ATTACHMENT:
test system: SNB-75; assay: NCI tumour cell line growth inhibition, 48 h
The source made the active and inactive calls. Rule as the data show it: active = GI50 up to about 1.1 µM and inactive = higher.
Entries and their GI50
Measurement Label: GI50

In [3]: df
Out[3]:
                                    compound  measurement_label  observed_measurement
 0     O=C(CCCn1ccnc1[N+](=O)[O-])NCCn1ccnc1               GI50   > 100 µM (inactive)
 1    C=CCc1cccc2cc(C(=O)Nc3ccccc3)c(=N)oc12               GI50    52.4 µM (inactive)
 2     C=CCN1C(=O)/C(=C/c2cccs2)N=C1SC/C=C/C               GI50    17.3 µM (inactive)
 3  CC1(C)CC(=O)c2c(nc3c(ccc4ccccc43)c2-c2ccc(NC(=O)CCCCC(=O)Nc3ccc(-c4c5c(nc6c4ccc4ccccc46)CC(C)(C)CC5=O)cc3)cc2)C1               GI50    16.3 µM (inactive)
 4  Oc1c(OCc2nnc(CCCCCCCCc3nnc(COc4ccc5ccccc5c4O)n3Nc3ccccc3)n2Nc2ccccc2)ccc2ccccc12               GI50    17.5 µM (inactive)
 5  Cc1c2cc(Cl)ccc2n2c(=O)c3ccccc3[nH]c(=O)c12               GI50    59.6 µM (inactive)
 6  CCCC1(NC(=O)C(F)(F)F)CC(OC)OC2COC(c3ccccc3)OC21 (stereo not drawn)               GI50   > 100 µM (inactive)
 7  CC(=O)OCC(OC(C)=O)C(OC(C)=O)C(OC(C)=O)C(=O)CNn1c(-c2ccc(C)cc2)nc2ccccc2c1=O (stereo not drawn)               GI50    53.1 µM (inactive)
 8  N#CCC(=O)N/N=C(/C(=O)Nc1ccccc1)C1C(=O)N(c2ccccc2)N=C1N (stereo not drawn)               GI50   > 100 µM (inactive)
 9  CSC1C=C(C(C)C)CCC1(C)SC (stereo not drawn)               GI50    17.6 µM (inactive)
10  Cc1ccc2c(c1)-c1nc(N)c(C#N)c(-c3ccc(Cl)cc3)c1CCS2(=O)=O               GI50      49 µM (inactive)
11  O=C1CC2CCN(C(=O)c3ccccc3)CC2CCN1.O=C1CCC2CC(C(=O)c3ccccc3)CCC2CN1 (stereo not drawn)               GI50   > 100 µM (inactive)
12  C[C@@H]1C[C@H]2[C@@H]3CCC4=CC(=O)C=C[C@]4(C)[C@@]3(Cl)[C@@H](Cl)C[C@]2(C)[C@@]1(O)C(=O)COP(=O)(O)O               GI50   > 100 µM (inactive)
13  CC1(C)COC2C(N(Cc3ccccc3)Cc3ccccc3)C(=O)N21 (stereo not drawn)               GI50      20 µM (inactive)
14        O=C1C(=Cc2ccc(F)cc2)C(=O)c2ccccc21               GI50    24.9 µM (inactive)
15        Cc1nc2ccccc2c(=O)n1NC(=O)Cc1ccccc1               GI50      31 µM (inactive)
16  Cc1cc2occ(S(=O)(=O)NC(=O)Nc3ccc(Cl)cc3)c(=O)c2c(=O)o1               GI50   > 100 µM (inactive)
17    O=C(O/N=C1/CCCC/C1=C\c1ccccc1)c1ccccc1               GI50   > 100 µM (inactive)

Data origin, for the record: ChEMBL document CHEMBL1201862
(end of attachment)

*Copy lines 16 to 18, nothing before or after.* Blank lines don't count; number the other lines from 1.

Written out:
 8  N#CCC(=O)N/N=C(/C(=O)Nc1ccccc1)C1C(=O)N(c2ccccc2)N=C1N (stereo not drawn)               GI50   > 100 µM (inactive)
 9  CSC1C=C(C(C)C)CCC1(C)SC (stereo not drawn)               GI50    17.6 µM (inactive)
10  Cc1ccc2c(c1)-c1nc(N)c(C#N)c(-c3ccc(Cl)cc3)c1CCS2(=O)=O               GI50      49 µM (inactive)